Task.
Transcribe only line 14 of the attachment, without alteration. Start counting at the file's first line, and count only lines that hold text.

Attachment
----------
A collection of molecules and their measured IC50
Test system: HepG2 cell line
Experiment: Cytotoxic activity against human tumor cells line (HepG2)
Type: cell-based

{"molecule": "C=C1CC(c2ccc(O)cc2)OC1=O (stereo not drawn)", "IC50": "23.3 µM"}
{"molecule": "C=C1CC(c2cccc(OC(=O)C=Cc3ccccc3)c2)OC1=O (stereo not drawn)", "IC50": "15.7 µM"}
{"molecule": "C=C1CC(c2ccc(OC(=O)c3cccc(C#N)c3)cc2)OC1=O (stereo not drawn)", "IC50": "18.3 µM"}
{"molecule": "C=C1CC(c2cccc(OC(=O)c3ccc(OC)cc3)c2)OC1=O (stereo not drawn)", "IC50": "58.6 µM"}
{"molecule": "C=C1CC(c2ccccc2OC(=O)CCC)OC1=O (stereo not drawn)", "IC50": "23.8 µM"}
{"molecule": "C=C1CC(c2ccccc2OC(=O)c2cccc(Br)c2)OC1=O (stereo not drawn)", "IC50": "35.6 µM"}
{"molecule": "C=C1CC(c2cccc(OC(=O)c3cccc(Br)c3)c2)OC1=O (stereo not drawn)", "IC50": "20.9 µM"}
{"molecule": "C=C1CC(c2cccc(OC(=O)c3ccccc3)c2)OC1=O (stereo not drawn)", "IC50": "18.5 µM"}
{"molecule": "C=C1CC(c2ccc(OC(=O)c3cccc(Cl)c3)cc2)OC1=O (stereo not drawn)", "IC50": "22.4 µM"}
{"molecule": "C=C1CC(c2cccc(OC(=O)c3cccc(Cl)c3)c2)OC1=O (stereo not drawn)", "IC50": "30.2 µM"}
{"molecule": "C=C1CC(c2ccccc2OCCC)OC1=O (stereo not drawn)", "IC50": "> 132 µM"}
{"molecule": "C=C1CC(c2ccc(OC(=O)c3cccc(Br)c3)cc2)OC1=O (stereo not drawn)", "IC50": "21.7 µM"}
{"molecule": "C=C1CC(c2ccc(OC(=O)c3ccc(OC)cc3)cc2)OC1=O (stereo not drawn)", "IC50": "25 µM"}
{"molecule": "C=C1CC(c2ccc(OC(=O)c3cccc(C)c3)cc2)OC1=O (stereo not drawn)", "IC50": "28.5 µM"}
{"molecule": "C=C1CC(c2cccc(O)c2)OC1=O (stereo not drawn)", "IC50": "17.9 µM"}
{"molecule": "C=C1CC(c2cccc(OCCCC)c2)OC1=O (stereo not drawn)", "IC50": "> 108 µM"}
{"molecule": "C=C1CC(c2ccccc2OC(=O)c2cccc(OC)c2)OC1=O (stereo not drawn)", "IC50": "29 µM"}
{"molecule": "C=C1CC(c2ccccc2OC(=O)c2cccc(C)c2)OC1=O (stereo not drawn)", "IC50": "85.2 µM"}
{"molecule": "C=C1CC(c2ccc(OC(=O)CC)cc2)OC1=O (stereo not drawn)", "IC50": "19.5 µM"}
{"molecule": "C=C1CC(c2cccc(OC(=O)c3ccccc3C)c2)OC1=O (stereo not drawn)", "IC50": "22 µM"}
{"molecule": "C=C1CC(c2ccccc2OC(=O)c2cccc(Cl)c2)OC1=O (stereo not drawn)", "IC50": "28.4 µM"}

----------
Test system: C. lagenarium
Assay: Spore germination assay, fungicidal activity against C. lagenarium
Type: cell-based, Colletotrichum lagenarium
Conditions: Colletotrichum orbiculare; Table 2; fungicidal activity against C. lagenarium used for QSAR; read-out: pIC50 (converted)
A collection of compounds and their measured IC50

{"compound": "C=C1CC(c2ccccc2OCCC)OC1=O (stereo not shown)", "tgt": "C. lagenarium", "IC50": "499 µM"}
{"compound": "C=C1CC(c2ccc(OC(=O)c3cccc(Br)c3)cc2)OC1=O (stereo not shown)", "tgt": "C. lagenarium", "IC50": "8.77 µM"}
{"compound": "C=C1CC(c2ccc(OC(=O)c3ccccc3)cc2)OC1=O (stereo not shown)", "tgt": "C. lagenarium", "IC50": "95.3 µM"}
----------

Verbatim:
{"molecule": "C=C1CC(c2cccc(OC(=O)c3cccc(Cl)c3)c2)OC1=O (stereo not drawn)", "IC50": "30.2 µM"}